Each day had a theme that built on top of one another. The first day, the theme was on Our Context. We learned about the context in Mozambique, with young girls being taken out of school when they get their periods to be trained on how to serve the future husband’s families, and on the land grabs that are taking place in Mozambique to grow food that gets exported out and for mineral extraction. Each NCB on the first day also spent a few minutes sharing their own contexts. The second day the theme was on Our Alternatives, where a panelist spoke about food sovereignty in Latin America, fighting for democratic rights in Kurdistan, and projects for women’s economic autonomy in Africa. Afterwards we broke out by language groups to discuss more how each country thought about alternatives, and how we can begin to think about building our work as alternatives. The third day was on Our Movement, where a panel spoke about how a diverse movement strengthens the WMW. There was a blind woman, a young woman, a lesbian, and a refugee who spoke. Afterwards, everyone went into their regional meetings to elect new International Committee representatives. In the Americas, the new IC representatives are Nalu Faria from Brazil and Mafalda Galdames from Chile, and the alternative representative is Alejandra Laprea from Venezuela. On the last day the theme was on Our Actions, where the WMW made the decision that in addition to March 8th and October 17th (traditional days that the WMW has always held actions on), April 24th will be 24 hours of feminist action moving forward, and that the first Saturday of June will be dedicated to taking actions around migrants and refugees. The WMW also affirmed that Kurdistan would be considered an autonomous region, where we would welcome a new NCB.
As part of the Justice for Berta campaign, we have been bringing the Berta fans to different spaces that we are in to get people to take photos and videos of support. We were amazed by how much support there was for Berta. Many women had already heard of her story and wanted to take their photo, and others who didn’t know who she was were extremely supportive, and also had their photo taken.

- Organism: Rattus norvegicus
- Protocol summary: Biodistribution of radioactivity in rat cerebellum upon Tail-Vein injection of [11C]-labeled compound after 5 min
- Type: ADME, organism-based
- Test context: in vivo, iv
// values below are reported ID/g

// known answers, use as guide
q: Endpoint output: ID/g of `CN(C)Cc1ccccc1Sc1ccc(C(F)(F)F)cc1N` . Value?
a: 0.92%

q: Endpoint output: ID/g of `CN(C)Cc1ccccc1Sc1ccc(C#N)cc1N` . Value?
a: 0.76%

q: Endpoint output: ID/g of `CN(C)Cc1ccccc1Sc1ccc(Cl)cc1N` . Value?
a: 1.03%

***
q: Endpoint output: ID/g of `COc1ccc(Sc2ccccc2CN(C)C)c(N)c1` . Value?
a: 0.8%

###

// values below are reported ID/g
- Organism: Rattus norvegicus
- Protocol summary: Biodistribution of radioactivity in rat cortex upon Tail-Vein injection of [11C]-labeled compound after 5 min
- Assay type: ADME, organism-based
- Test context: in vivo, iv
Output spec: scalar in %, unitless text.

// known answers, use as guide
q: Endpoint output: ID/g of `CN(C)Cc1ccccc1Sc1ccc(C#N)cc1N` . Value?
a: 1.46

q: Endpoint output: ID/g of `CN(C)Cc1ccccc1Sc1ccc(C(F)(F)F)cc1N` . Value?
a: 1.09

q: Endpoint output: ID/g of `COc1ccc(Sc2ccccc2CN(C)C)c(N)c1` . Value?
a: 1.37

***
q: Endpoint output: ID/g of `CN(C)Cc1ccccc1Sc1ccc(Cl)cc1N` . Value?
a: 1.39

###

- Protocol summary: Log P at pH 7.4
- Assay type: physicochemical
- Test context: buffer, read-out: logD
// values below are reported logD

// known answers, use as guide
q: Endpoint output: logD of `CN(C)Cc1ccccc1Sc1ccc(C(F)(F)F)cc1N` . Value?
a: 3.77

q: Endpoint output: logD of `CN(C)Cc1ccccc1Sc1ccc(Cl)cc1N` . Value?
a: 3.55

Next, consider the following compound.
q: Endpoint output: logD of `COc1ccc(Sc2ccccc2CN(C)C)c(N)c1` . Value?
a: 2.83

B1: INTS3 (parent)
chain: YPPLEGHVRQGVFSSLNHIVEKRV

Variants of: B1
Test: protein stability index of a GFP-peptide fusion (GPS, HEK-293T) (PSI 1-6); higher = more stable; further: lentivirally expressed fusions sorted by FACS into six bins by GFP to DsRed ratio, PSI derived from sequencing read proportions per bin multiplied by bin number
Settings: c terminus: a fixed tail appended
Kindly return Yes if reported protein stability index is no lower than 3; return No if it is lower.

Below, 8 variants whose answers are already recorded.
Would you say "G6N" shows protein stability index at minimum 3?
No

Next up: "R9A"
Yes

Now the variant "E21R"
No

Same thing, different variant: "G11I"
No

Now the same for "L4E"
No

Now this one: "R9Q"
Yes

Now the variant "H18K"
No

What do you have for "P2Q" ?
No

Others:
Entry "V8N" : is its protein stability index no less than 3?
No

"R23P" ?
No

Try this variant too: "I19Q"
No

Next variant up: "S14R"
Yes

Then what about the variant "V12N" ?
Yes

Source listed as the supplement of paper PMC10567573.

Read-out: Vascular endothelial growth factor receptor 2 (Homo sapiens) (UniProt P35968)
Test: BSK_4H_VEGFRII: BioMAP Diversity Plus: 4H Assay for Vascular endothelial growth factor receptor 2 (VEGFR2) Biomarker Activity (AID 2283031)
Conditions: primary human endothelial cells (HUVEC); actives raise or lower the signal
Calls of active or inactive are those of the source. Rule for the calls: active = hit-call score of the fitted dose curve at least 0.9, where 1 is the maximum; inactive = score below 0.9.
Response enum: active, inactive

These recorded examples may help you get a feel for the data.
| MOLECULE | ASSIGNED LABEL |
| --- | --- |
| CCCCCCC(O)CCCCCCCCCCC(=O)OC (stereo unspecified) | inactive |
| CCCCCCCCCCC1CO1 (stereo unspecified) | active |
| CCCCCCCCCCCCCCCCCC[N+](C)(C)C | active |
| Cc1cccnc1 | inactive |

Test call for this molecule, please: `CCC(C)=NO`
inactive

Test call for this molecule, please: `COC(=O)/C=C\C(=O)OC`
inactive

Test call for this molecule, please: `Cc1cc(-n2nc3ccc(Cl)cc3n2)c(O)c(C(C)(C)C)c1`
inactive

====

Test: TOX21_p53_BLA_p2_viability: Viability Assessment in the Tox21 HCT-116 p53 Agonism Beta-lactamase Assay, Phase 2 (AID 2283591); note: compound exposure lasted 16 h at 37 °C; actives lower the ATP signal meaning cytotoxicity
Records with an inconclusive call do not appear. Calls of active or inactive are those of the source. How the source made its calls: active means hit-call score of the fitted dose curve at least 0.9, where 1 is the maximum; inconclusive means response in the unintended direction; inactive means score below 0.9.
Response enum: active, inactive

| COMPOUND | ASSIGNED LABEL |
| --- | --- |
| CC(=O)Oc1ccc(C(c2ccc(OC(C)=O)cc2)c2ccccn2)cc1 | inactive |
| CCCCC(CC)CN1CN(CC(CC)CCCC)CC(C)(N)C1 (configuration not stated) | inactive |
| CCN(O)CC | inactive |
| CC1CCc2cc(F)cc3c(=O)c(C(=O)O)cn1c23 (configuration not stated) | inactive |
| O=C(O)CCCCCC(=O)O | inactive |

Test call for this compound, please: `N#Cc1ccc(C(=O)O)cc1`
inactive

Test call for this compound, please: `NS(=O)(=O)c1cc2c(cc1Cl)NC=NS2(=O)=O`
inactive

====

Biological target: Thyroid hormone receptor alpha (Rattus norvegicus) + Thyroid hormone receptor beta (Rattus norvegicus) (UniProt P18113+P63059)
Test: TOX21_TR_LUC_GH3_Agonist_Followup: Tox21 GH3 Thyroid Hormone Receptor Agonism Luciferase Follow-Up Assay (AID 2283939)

Beva and Tanika came back inspired to build out local WMW branches in Albuquerque and Seattle. For both of them this was their first time in the World March of Women space. (It was also Tanika’s first time out of the country!) They were both struck by the energy that comes from within the WMW, from opening up with music and singing every day to being in feminist solidarity with one another, and really understanding each other’s struggles even if we do not come from the same place.
In coming back to Albuquerque from the WMW Mozambique meeting I find myself with more facility, and energy to further “crochet“, with SWOP’s Con Mujeres, the work, events, organizations and people who are organizing poor, rural, and communities of color. Three days after returning from Maputo, Con Mujeres joined the work of American Indian Opportunity (AIO, a 48 year old leadership training organization), 7th Direction Residential Home for young native women AND Child of All Nations (urban native elder women healers). In reporting highlights of injustice and alternatives and the feeling solidarity experienced at the Mozambique World March of Women meeting, strong links with these Albuquerque groups were created. Of the 11 young women found murdered and buried in a mass grave here in Albuquerque in 2010, one was a Native American, one Black and the others were Chicanas. Violence against women in the Pueblos was discussed as was with the epidemic of the deaths of many young children in the New Mexico as a result of domestic violence, police violence, drugs and poverty. Support, healing, exposure and education are in the forefront of deconstructing and reconstructing our communities. A belief that the woman has deep sacred power to do this was articulated.
I am a better organizer, a stronger and more joyful person as we address our contradictions in this belly of the beast. I am thankful for this opportunity and responsibility to continue our work as builders of a better world. We will not stop until we are all free.
Attending this meeting gave me a stronger sense of the solidarity capable between women across the world and how we are all connected. It has strengthened my leadership abilities and broadened my network. I have made relationships that I would not have been able to make without traveling to Africa and having the opportunity to interact and bond with women with so much knowledge and experience. Together we are much stronger than any one person is alone.